Twelve months ago a Chelsea shareholder was questioning the value of employing "an absentee landlord" as the manager at Stamford Bridge. Not long afterwards, Ken Bates decided that Gullit should become a permanent absentee.
On Saturday, the day he introduced a pounds 23m striking partnership to the Premiership, Gullit found himself on the defensive, justifying what one shareholder described at Newcastle United's annual general meeting last Monday as his "semi-detached" style of management. At the time Newcastle's Dutch manager was in a flat rather than a semi: in the Amsterdam appartment he shares with his girlfriend, Estelle Cruyff.
In the cramped but cosy press room at St James' Park, Gullit did not deny that he was semi-detached or even a Dutch bungalow of a boss. He simply pointed to the less-than-ideally placed homes of others on the football management map.
"Kevin Keegan lives up here and works in London," he said, "and Bryan Robson works in Middlesbrough and lives in Manchester. Nobody mentions this. I ask myself: `Why is there a difference'?"
"Brian Kidd always prepared the team at Manchester United. Alex Ferguson never took the training, as far as I know. I prepare the team here and I do the training. I have to ask the question: `Why have a go at me?' I think it is out of order. But I have big shoulders. I will go forward."
Gullit goes on to Anfield today, and with hope rather than conviction in his heart. Fortunate to beat a below-par Leicester City the previous week, his Newcastle team took another backward step on Saturday.
Even with Duncan Ferguson ranged alongside Alan Shearer in attack for the first time, they failed to inflict any damage on a Leeds defence missing Lucas Radebe, Robert Molenaar and Martin Hiden. It was an indictment of a team boasting such a high priced front two that Gullit was left lamenting: "If we had played another hour we would not have scored."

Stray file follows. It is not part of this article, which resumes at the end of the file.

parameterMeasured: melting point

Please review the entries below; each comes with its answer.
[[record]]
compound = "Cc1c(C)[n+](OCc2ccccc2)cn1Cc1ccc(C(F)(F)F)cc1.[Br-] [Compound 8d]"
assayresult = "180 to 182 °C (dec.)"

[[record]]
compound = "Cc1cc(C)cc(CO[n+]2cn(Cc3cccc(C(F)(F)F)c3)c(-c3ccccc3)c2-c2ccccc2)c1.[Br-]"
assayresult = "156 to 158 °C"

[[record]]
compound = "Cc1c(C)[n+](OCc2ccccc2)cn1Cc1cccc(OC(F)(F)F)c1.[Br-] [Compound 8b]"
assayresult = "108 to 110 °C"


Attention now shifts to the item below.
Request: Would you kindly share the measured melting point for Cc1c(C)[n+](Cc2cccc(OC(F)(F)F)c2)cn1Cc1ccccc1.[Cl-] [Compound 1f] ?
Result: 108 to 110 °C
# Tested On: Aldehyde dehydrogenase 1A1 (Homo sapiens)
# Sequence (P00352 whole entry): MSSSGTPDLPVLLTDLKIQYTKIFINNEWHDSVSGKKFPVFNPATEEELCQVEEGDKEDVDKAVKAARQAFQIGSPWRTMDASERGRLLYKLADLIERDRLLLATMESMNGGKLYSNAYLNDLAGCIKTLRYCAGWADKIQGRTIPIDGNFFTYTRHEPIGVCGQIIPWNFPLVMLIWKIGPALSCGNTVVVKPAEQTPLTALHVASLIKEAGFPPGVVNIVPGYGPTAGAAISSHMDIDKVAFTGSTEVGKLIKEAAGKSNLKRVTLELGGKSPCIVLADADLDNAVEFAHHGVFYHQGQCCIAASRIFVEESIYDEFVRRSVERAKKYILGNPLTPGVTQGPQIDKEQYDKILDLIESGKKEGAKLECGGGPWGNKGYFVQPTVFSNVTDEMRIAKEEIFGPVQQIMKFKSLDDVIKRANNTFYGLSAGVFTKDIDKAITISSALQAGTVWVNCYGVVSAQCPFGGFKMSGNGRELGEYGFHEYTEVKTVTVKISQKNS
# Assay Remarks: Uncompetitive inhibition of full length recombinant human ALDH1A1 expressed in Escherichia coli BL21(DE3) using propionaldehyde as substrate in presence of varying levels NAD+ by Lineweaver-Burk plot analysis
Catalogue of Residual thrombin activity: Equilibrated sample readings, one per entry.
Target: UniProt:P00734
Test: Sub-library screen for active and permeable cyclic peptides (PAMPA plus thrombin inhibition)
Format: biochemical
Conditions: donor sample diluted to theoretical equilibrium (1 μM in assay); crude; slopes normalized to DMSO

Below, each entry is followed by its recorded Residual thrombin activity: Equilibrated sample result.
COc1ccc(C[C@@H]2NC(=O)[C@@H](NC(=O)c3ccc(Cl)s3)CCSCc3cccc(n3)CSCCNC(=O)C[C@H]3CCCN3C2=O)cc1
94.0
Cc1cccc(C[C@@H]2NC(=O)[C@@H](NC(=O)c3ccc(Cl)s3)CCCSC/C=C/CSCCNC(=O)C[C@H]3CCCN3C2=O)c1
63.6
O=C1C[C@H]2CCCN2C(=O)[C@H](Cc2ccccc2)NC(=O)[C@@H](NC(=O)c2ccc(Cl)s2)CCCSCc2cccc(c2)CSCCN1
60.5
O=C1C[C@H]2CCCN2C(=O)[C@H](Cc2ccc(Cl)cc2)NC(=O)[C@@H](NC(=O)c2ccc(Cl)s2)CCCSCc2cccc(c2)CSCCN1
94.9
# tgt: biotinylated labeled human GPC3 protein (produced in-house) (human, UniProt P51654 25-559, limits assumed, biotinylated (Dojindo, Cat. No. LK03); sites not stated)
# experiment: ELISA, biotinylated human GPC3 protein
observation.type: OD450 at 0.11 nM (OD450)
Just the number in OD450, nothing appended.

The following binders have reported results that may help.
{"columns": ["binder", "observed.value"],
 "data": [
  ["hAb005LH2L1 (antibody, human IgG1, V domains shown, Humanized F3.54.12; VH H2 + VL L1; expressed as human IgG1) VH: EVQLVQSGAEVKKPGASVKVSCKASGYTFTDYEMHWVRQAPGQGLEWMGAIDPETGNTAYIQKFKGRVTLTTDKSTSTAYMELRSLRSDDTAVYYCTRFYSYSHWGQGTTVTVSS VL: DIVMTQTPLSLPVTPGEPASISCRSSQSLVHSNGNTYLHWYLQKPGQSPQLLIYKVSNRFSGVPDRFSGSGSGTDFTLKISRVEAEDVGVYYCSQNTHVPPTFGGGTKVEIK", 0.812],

That was not entirely fair. In the last ten minutes Nikos Dabizas was denied by the brilliance of Nigel Martyn and a Ferguson header was nodded off the goal-line by David Hopkin. But Newcastle were guilty of failing to open a supply line to their two target men.
Stephen Glass was well shackled by Alf-Inge Haaland on the left and George Georgiadis was like a Greek in a china-plate shop on the right. Gullit had, of course, hoped to unveil Ibrahim Ba on Saturday but he has now turned his attention closer to home (to Newcastle United's home, that is) in search of someone who can help the Magpies spread their wings. Steve Stone, born and bred in Gateshead, tops his revised list of wanted wide-boys.
Defensive assistance would have been useful, however, on Saturday as Harry Kewell, Lee Bowyer and Jimmy Floyd Hasselbaink took advantage of some ponderous play at the back to pinch three points for a Leeds team better organised but never truly dominant.
"The sexy football hasn't come yet," David O'Leary acknowledged, "but we're a young side that can go places over the next few years." With that, the Leeds manager went off to the place he happily calls home: his fully- detached residence in Harrogate.
Goals: Kewell (37) 0-1; Bowyer (61) 0-2; Hasselbaink (90) 0-3.
Newcastle United (4-4-2): Given; Charvet, Dabizas, Howey, Barton (Hughes, 51); Georgiadis (Ketsbaia, 62), Lee, Speed, Glass; Ferguson, Shearer. Substitutes not used: Solano, Hamann, Harper (gk).
Leeds United (4-4-2): Martyn; Halle, Wetherall, Woodgate, Harte; Haaland, Bowyer, Hopkin, Ribeiro (McPhail, 57); Kewell, Hasselbaink. Substitutes not used: Wijnhard, Granville, Smith, Robinson (gk).
Referee: G Willard (Worthing). Bookings: None.
Man of the match: Martyn.
Attendance: 36,783.Reuse content